I’m surprised over and over again what kind of cool stuff is possible with Notes these days

A customer has a custom helpdesk / ticket system, which is quite complex and developed entirely with classic Notes elements. Beside these tickets there is a lot of additional data, like hardware devices, customer records, a document management database, purchase orders etc.
So far all this data is displayed in the ticket form using embedded views. This works, but is slow and this technique is not able to display all kind of documents belonging to a ticket in one list.

The customer asked me “can you create a widget for the sidebar which displays a list of all documents belonging to the ticket which is currently selected in the view?” – “sure, should be no problem” was my response 🙂

Some may remember that I worked with Composite Applications some time ago with Notes 8, which was not the best experience… a lot of stuff didn’t work that time, and I got a decent amount of additional gray hair.
Since the easiest way to develop such a widget is using an XPage inside a Composite Application, I had to revisit this technology again. And I have to admit, it works very well in Notes 9!

So far I have an XPage which display some generic data about a ticket and a list of all documents from different databases belonging to this ticket. The list of documents is computed by another XPage and loaded via Ajax (dojo.xhrGet), so that the computation of the data does not hinder the widget from being displayed.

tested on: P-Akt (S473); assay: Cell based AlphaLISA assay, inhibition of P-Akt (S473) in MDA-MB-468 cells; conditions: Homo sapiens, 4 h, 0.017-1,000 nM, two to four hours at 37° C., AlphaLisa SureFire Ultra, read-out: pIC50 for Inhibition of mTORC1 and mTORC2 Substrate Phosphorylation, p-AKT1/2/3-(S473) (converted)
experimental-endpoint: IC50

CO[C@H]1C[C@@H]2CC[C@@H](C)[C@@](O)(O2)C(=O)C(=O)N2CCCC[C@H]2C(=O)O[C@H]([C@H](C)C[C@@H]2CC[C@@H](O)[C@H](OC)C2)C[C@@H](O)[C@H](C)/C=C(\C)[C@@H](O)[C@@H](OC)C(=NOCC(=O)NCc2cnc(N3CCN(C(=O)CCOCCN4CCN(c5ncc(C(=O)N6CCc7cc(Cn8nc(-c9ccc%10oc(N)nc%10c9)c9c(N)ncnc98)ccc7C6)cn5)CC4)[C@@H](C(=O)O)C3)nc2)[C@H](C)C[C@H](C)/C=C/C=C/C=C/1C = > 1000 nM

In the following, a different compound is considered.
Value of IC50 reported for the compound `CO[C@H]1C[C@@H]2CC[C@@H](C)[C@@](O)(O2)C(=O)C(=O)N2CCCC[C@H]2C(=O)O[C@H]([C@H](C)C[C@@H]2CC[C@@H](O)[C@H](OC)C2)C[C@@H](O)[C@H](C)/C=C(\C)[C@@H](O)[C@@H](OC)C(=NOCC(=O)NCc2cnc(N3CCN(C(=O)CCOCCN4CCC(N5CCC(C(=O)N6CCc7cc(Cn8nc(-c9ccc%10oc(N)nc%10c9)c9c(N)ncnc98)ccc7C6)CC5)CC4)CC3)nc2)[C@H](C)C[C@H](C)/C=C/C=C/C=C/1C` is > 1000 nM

I created a Composite Application which simply displays the start frameset of the ticketing database and loads the XPage into the sidebar. Then I told some views to push the note id of the selected document via property broker to the Composite Application, which in turn pushes that note id to the XPage.

Now when the ticketing database is being opened in Notes, the XPage widget is automatically loaded into the sidebar and when the user selects a ticket in the view, the widget is refreshed automatically so that the appropriate data can be computed and displayed. And when the ticketing database is being closed, the sidebar widget is being closed automatically, too.

I will write more about the exact steps I took, but so far I’d simply like say: using an XPage as sidebar widget works just perfect and I’m very satisifed with the outcome so far.

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